by Chloé Valdary
Reprinted from JewishPress.com.
On Friday, April 25, on the way back to his dorm room, Brandeis student Daniel Mael passed a group of his peers with whom he had previously engaged in civil discourse about the state of Israel and the complexities of the Arab-Israeli conflict. Although they had often disagreed on many aspects of this issue, according to Mael, he felt that it was necessary to extend a hand of graciousness and respect to them in the name of civil and polite discourse. After all it was the Sabbath, and politics should never interfere with showing kindness to your fellow man.
And so, that Friday night, Mael wished these students a “Shabbat Shalom.” Yet Instead of responding with the same respect and cordiality Mael afforded her, according to witnesses present, Talia Lepson, a J Street U Brandeis board member, shrieked at Mael, “Jews hate you!” and “You’re a [expletive deleted]bag!” It was also reported that another unidentified male in the group echoed Lepson’s words, again hurling the vulgar epithet at Mael.
Understandably taken aback by this verbal lashing and feeling unsafe in such a hostile environment, Mael filed an incident report with the university police. He also wrote at length about it on his Facebook page, wondering why this simple act of saying ‘Shabbat Shalom’ elicited such a hateful response. Yet by the time the Sabbath was over, he put the incident out of his mind. Thinking it had passed, he began to focus on more important things like taking finals and finishing the semester.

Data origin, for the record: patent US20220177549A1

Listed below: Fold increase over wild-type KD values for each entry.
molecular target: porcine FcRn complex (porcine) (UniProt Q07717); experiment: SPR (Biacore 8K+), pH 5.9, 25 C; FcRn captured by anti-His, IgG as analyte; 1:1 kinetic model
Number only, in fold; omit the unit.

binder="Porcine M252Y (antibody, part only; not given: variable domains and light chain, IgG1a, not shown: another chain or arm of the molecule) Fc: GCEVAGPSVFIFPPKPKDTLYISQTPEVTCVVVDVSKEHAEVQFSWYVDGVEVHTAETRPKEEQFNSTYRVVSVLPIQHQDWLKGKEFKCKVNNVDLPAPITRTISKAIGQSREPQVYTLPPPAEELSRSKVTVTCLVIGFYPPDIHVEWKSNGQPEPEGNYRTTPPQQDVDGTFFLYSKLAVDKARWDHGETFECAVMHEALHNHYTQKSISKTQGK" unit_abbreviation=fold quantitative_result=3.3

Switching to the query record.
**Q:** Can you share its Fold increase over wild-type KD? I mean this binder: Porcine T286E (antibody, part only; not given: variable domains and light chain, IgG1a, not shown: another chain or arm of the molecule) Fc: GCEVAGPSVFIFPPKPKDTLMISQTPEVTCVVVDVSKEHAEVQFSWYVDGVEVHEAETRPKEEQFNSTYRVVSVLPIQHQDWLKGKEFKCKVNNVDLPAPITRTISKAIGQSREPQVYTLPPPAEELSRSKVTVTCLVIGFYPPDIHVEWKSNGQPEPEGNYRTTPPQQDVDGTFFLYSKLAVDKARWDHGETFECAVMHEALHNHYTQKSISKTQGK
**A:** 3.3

But he was wrong.
That following Sunday afternoon, J Street National posted a blog on its website denying the incident had occurred. Moreover, they accused Mael of making up the story and claimed that he was the one harassing them. They wrote that he had engaged in a “campaign of personal intimidation and harassment” and implored others to distance themselves from “this blogger and others with a history of conduct driven by malice and deceit.”
But suggesting that Mael would make up a story which witnesses corroborated and then proceed to report that same story to the police is risible. He would not only be incriminating himself but the people with him who witnessed the incident.
According to Mael, he was deeply upset by this slander. It was bad enough to have been verbally attacked on campus. It was worse to have the perpetrators blatantly lie about it on a national forum and suggest that he should be shunned by the entire Jewish community. This bullying and intimidation caused him great physical and emotional turmoil.
Unfortunately J Street’s behavior is typical. Founded in 2008, J Street is an extreme left-wing national advocacy group that claims to be a pro-Israel organization. According to its website, J Street is committed to “fighting for the future of Israel as the democratic homeland of the Jewish people.”
But J Street has lobbied for anti-Israel legislation: it endorsed a North Carolina resolution proposed in 2012 by the North Carolina Democratic Party which called for negotiations with Hamas and it has supported efforts to divide Israel’s eternal capital, Jerusalem.
J Street also has university chapters known as “J Street U” whose students have promoted anti-Israel activity. For example, at UC Berkley, J Street U students have supported the BDS movement, which calls for a boycott of the only Jewish state in the Middle East. Also, just last week at Swarthmore University, J Street U students co-hosted an event with Students for Justice in Palestine (SJP), a rabidly anti-Semitic organization that calls for the destruction of the Jewish state and which also promotes BDS on campuses.